Expedited transfer to a cardiac arrest centre for non-ST-elevation out-of-hospital cardiac arrest (ARREST): a UK prospective, multicentre, parallel, randomised clinical trial

Lancet. 2023 Oct 14;402(10410):1329-1337. doi: 10.1016/S0140-6736(23)01351-X. Epub 2023 Aug 27.


Background: The International Liaison Committee on Resuscitation has called for a randomised trial of delivery to a cardiac arrest centre. We aimed to assess whether expedited delivery to a cardiac arrest centre compared with current standard of care following resuscitated cardiac arrest reduces deaths.

Methods: ARREST is a prospective, parallel, multicentre, open-label, randomised superiority trial. Patients (aged ≥18 years) with return of spontaneous circulation following out-of-hospital cardiac arrest without ST elevation were randomly assigned (1:1) at the scene of their cardiac arrest by London Ambulance Service staff using a secure online randomisation system to expedited delivery to the cardiac catheter laboratory at one of seven cardiac arrest centres or standard of care with delivery to the geographically closest emergency department at one of 32 hospitals in London, UK. Masking of the ambulance staff who delivered the interventions and those reporting treatment outcomes in hospital was not possible. The primary outcome was all-cause mortality at 30 days, analysed in the intention-to-treat (ITT) population excluding those with unknown mortality status. Safety outcomes were analysed in the ITT population. The trial was prospectively registered with the International Standard Randomised Controlled Trials Registry, 96585404.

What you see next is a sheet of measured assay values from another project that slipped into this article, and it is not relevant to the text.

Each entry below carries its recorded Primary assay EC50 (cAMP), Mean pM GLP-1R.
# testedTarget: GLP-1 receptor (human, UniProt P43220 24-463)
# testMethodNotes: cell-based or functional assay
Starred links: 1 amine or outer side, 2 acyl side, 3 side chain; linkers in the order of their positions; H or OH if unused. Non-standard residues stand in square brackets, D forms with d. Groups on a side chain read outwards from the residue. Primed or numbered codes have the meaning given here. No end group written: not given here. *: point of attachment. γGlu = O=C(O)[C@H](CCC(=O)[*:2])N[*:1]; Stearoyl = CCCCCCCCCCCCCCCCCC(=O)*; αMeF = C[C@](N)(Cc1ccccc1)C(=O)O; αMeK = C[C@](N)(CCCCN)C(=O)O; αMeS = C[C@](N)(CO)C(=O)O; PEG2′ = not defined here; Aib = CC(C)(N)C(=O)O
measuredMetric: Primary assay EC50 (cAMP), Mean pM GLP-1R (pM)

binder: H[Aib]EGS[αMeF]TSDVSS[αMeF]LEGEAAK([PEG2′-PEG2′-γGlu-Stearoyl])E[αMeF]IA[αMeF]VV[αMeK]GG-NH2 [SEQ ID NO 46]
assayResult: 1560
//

Findings: Between Jan 15, 2018, and Dec 1, 2022, 862 patients were enrolled, of whom 431 (50%) were randomly assigned to a cardiac arrest centre and 431 (50%) to standard care. 20 participants withdrew from the cardiac arrest centre group and 19 from the standard care group, due to lack of consent or unknown mortality status, leaving 411 participants in the cardiac arrest centre group and 412 in the standard care group for the primary analysis. Of 822 participants for whom data were available, 560 (68%) were male and 262 (32%) were female. The primary endpoint of 30-day mortality occurred in 258 (63%) of 411 participants in the cardiac arrest centre group and in 258 (63%) of 412 in the standard care group (unadjusted risk ratio for survival 1·00, 95% CI 0·90-1·11; p=0·96). Eight (2%) of 414 patients in the cardiac arrest centre group and three (1%) of 413 in the standard care group had serious adverse events, none of which were deemed related to the trial intervention.

Interpretation: In adult patients without ST elevation, transfer to a cardiac arrest centre following resuscitated cardiac arrest in the community did not reduce deaths.

Funding: British Heart Foundation.

Publication types

  • Multicenter Study

MeSH terms

  • Adolescent
  • Adult
  • Female
  • Humans
  • London / epidemiology
  • Male
  • Out-of-Hospital Cardiac Arrest* / therapy
  • Prospective Studies
  • Randomized Controlled Trials as Topic
  • ST Elevation Myocardial Infarction*
  • Treatment Outcome